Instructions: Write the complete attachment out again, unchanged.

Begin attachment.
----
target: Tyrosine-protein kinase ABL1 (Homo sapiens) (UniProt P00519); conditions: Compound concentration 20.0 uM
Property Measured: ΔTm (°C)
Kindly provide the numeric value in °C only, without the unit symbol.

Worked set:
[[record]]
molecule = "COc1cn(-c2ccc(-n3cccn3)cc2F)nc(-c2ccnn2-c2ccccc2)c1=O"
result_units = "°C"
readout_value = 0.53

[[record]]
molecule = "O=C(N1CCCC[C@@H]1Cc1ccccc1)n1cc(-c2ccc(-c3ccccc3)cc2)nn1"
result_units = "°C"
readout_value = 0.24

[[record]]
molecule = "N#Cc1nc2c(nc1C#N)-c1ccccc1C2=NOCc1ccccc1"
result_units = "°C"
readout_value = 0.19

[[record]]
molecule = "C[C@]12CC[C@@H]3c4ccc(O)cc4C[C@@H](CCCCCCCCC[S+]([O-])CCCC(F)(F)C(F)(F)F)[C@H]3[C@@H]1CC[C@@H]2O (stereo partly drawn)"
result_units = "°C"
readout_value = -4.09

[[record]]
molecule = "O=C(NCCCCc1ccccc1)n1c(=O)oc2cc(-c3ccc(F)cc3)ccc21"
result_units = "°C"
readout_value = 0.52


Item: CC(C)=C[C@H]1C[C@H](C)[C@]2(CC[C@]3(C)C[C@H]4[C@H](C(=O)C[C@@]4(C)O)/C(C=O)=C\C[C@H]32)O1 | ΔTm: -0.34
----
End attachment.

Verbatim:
target: Tyrosine-protein kinase ABL1 (Homo sapiens) (UniProt P00519); conditions: Compound concentration 20.0 uM
Property Measured: ΔTm (°C)
Kindly provide the numeric value in °C only, without the unit symbol.

Worked set:
[[record]]
molecule = "COc1cn(-c2ccc(-n3cccn3)cc2F)nc(-c2ccnn2-c2ccccc2)c1=O"
result_units = "°C"
readout_value = 0.53

[[record]]
molecule = "O=C(N1CCCC[C@@H]1Cc1ccccc1)n1cc(-c2ccc(-c3ccccc3)cc2)nn1"
result_units = "°C"
readout_value = 0.24

[[record]]
molecule = "N#Cc1nc2c(nc1C#N)-c1ccccc1C2=NOCc1ccccc1"
result_units = "°C"
readout_value = 0.19

[[record]]
molecule = "C[C@]12CC[C@@H]3c4ccc(O)cc4C[C@@H](CCCCCCCCC[S+]([O-])CCCC(F)(F)C(F)(F)F)[C@H]3[C@@H]1CC[C@@H]2O (stereo partly drawn)"
result_units = "°C"
readout_value = -4.09

[[record]]
molecule = "O=C(NCCCCc1ccccc1)n1c(=O)oc2cc(-c3ccc(F)cc3)ccc21"
result_units = "°C"
readout_value = 0.52


Item: CC(C)=C[C@H]1C[C@H](C)[C@]2(CC[C@]3(C)C[C@H]4[C@H](C(=O)C[C@@]4(C)O)/C(C=O)=C\C[C@H]32)O1 | ΔTm: -0.34